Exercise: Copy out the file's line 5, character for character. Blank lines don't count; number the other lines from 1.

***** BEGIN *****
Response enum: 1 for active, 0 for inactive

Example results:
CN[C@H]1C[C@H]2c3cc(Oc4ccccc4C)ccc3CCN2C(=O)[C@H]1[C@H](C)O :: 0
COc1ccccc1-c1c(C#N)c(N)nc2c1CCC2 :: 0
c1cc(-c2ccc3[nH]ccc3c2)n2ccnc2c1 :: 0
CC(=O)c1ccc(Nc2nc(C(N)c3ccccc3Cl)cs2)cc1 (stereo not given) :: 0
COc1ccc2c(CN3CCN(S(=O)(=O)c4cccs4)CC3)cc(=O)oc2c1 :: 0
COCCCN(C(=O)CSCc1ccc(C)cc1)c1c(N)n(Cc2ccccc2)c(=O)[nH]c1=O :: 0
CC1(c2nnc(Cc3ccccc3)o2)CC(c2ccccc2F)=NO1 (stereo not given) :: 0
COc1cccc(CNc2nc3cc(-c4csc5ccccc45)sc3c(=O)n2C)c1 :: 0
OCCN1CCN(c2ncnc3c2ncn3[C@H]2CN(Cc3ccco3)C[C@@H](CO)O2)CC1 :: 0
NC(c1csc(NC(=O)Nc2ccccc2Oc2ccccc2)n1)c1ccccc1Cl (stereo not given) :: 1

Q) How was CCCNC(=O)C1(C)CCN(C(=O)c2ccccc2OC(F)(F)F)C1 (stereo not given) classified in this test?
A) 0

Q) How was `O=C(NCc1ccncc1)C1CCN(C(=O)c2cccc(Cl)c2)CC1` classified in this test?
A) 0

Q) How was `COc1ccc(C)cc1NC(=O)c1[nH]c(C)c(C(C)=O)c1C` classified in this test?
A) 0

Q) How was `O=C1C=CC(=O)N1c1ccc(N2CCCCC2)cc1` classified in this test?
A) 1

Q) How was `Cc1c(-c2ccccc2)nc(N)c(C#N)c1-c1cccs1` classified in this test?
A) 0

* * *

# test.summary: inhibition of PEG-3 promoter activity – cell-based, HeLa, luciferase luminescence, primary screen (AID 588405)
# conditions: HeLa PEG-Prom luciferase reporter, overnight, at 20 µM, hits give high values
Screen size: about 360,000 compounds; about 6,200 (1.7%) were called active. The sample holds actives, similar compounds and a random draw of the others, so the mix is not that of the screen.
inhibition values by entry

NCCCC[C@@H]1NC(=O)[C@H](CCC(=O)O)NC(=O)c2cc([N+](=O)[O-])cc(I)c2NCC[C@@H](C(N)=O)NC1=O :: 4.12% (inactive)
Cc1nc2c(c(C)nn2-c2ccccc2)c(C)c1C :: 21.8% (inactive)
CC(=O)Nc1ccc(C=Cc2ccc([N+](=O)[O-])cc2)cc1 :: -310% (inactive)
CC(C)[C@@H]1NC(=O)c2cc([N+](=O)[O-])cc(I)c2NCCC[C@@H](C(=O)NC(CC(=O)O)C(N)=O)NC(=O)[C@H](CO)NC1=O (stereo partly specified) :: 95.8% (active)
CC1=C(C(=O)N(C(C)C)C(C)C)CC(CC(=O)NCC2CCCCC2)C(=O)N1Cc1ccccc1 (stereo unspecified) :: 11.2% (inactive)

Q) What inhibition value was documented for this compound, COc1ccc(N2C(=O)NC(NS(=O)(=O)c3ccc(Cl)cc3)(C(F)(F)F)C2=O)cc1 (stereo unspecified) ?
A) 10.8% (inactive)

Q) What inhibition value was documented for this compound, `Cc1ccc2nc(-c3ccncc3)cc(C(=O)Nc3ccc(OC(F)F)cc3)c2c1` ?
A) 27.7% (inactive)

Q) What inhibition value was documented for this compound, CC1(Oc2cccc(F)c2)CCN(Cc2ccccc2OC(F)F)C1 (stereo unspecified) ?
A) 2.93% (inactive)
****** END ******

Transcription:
c1cc(-c2ccc3[nH]ccc3c2)n2ccnc2c1 :: 0